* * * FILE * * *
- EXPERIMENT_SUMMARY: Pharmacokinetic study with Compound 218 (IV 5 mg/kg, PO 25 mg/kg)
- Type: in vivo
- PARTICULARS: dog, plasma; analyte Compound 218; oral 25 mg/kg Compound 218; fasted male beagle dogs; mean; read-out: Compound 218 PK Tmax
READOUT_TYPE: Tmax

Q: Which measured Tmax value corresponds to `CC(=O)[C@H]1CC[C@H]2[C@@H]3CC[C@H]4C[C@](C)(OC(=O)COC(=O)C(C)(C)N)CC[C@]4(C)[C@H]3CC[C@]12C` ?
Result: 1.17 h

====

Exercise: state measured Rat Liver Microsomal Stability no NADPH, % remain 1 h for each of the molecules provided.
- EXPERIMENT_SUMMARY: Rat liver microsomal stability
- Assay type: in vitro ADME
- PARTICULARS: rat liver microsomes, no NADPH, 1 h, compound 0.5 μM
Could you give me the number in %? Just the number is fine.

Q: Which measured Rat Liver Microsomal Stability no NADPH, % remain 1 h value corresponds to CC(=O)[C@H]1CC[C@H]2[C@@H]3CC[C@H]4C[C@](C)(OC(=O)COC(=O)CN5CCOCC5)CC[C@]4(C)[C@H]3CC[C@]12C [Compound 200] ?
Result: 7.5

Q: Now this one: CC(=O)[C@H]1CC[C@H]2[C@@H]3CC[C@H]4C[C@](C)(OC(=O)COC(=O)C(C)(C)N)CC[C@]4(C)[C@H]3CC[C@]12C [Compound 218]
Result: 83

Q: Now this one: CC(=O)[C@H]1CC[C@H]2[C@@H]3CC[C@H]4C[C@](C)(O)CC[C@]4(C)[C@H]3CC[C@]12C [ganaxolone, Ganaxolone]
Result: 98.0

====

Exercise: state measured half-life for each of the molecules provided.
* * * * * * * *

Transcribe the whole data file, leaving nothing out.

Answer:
- EXPERIMENT_SUMMARY: Pharmacokinetic study with Compound 218 (IV 5 mg/kg, PO 25 mg/kg)
- Type: in vivo
- PARTICULARS: dog, plasma; analyte Compound 218; oral 25 mg/kg Compound 218; fasted male beagle dogs; mean; read-out: Compound 218 PK Tmax
READOUT_TYPE: Tmax

Q: Which measured Tmax value corresponds to `CC(=O)[C@H]1CC[C@H]2[C@@H]3CC[C@H]4C[C@](C)(OC(=O)COC(=O)C(C)(C)N)CC[C@]4(C)[C@H]3CC[C@]12C` ?
Result: 1.17 h

====

Exercise: state measured Rat Liver Microsomal Stability no NADPH, % remain 1 h for each of the molecules provided.
- EXPERIMENT_SUMMARY: Rat liver microsomal stability
- Assay type: in vitro ADME
- PARTICULARS: rat liver microsomes, no NADPH, 1 h, compound 0.5 μM
Could you give me the number in %? Just the number is fine.

Q: Which measured Rat Liver Microsomal Stability no NADPH, % remain 1 h value corresponds to CC(=O)[C@H]1CC[C@H]2[C@@H]3CC[C@H]4C[C@](C)(OC(=O)COC(=O)CN5CCOCC5)CC[C@]4(C)[C@H]3CC[C@]12C [Compound 200] ?
Result: 7.5

Q: Now this one: CC(=O)[C@H]1CC[C@H]2[C@@H]3CC[C@H]4C[C@](C)(OC(=O)COC(=O)C(C)(C)N)CC[C@]4(C)[C@H]3CC[C@]12C [Compound 218]
Result: 83

Q: Now this one: CC(=O)[C@H]1CC[C@H]2[C@@H]3CC[C@H]4C[C@](C)(O)CC[C@]4(C)[C@H]3CC[C@]12C [ganaxolone, Ganaxolone]
Result: 98.0

====

Exercise: state measured half-life for each of the molecules provided.